To apply my weight loss tips and rules successfully you need to be motivated to make a change. The rules can't just take care of themselves; you do need to be prepared to put in a little effort. But in each of the 10 specially designed quick weight loss plans on my blog I've made it really simple for you to apply the rules highly effectively. All you have to do is introduce the rules one at a time. You'll be losing weight and boosting your health while taking small, effective steps to achieving that weight loss and keeping it off.
This approach - setting a specific habit to groove, telling you why each rule will be beneficial, and offering you a support system to help reinforce the new behavior - has been shown to be one of the most successful approaches. So when you start any of the weight loss programs you can feel confident you are following a tried-and-tested method designed for you to succeed.
Before we begin, we need to understand a little about habits: what they are, how they are formed and how we learn new behaviors. This involves looking at how our brains work.
Weight Loss Habits
Like it or not we all have habits, little things we do on a regular basis. In terms of our health and weight, some of these may be positive and others not so positive. If you're going to make an impact on your weight loss and improve your health, there are some new habits you'll need to develop and groove and others you may need to ditch.
What Is A Habit?
A habit is a series of automatic behaviors in response to a specific cue. This may sound a bit of a mouthful but in real terms a habit is behavior we have got used to doing as part of our regular life. For example:At 8 a.m. you walk to your car and drive yourself to work. You stop at the coffee shop on the way to the office and automatically order a particular drink and something to eat; perhaps it's a venti latte and pain au chocolate. You always stop at the same newsagents to buy your paper and something to snack on. You automatically say 'Yes' to the doughnuts that get passed around the office at 11 a.m. A hunger pang in the afternoon makes you grab that chocolate bar or bag of crisps. It's a colleague's birthday and the first response is to arrange a box of chocolates. You have had a bad day at work so you devour the whole tub of ice cream after dinner without drawing breath.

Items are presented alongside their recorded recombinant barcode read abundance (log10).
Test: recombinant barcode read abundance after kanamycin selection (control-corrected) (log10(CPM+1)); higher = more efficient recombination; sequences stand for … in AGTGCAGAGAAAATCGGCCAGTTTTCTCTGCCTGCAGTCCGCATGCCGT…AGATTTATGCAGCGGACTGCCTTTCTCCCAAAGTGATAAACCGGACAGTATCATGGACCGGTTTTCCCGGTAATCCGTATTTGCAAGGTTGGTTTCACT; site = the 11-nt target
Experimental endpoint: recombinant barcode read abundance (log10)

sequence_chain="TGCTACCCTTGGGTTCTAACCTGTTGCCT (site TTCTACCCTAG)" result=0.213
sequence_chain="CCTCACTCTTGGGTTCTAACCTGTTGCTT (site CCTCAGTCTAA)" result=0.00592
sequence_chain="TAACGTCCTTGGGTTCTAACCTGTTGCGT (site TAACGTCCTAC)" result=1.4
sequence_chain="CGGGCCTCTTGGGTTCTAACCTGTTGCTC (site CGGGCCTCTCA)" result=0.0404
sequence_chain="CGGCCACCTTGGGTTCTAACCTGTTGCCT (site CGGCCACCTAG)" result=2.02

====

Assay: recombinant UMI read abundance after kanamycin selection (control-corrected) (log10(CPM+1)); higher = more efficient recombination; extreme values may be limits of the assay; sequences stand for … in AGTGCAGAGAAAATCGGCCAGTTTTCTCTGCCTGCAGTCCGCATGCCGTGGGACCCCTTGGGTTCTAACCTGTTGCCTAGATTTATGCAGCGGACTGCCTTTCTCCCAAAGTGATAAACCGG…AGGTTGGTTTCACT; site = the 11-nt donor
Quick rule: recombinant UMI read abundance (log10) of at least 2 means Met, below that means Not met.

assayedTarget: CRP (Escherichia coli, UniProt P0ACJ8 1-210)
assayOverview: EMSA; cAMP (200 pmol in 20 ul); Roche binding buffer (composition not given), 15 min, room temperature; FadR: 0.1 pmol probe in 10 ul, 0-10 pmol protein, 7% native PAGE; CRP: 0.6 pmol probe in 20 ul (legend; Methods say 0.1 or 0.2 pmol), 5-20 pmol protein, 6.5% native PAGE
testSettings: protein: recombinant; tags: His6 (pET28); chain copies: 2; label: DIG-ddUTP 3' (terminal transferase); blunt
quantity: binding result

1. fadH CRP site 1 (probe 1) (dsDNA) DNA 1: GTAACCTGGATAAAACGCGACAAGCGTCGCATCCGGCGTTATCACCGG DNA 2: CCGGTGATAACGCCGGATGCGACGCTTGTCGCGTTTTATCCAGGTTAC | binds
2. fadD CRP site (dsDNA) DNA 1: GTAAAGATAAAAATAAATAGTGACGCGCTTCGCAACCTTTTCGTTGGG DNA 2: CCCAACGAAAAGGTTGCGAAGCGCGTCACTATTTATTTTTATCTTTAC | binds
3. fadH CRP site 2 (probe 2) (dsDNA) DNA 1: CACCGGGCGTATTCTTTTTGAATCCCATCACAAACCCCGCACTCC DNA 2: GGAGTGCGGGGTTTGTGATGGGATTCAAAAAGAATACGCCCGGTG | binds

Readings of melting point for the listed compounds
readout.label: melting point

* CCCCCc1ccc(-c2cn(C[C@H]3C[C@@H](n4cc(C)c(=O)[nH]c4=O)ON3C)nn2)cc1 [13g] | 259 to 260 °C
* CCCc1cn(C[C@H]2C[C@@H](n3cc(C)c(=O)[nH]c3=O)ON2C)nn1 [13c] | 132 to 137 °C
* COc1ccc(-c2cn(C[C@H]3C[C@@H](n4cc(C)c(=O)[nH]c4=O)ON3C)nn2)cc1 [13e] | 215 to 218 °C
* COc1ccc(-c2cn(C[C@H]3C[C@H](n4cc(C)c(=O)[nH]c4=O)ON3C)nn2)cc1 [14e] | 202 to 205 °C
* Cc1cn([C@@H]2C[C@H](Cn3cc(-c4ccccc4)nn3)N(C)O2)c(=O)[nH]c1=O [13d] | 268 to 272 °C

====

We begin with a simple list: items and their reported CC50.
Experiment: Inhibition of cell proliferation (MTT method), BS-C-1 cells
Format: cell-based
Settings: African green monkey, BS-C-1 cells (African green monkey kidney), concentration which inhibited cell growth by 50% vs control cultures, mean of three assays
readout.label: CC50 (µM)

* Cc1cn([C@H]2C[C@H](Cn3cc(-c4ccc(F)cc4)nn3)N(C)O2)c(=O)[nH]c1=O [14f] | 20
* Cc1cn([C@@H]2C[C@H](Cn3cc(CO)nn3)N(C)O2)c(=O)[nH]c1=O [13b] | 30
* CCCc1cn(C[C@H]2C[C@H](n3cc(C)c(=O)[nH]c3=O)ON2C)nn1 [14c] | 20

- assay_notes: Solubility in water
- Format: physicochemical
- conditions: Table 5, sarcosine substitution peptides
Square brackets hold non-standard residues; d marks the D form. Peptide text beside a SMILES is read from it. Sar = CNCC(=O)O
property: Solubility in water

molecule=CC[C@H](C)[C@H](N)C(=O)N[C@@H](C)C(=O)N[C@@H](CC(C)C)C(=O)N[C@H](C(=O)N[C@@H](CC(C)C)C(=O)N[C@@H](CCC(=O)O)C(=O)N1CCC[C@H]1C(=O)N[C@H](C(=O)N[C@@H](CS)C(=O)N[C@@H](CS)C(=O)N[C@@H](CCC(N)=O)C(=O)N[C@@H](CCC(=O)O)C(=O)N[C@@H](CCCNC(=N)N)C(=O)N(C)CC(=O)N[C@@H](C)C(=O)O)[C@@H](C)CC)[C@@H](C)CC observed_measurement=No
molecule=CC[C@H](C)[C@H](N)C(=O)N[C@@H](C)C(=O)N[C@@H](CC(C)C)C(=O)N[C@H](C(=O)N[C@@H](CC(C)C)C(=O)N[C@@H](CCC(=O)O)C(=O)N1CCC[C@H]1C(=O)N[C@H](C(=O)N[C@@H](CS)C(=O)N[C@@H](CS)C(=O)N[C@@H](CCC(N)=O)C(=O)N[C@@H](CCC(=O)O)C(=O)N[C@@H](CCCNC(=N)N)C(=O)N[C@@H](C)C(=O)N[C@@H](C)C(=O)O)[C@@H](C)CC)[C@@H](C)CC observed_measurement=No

We each have our own little habits - some of the above examples may be applicable to you while others may not but a habit becomes so familiar it's almost like tunnel vision. We just don't seem to see or think beyond our existing actions. Behavioral scientists explain that habitual acts are an immediate response to a variety of specific cues to which we are constantly exposed. These cues can be either external or internal. External cues can be:Walking past a vending machine, prompting you to crave chocolate. Meeting your best friend who you always have tots of wine and nibbles with. Going to your favorite Chinese or Indian restaurant where you know you always order excessively. Seeing the kids eat their afternoon tea.
Internal cues are things like hunger and pain. They tend to be true physiological messages from our bodies or reactions to our own feelings such as stress, anger, depression, joy or sorrow. Whether the cue is internal or external, we can respond without purposeful thinking or reflection, and often without any sense of awareness. So much so that before we know it we've done it again and again, grooving the habit so it gets stronger and stronger.
The challenge comes when we want to lose weight or decide to get healthier. What we fundamentally need to do is change some of our most familiar habits. Continuing with exactly the same set of habits you have already grooved will probably hinder your weight loss efforts, slow down your progress and lead to frustration. So to lose weight it's important to ditch some habits and groove some new ones.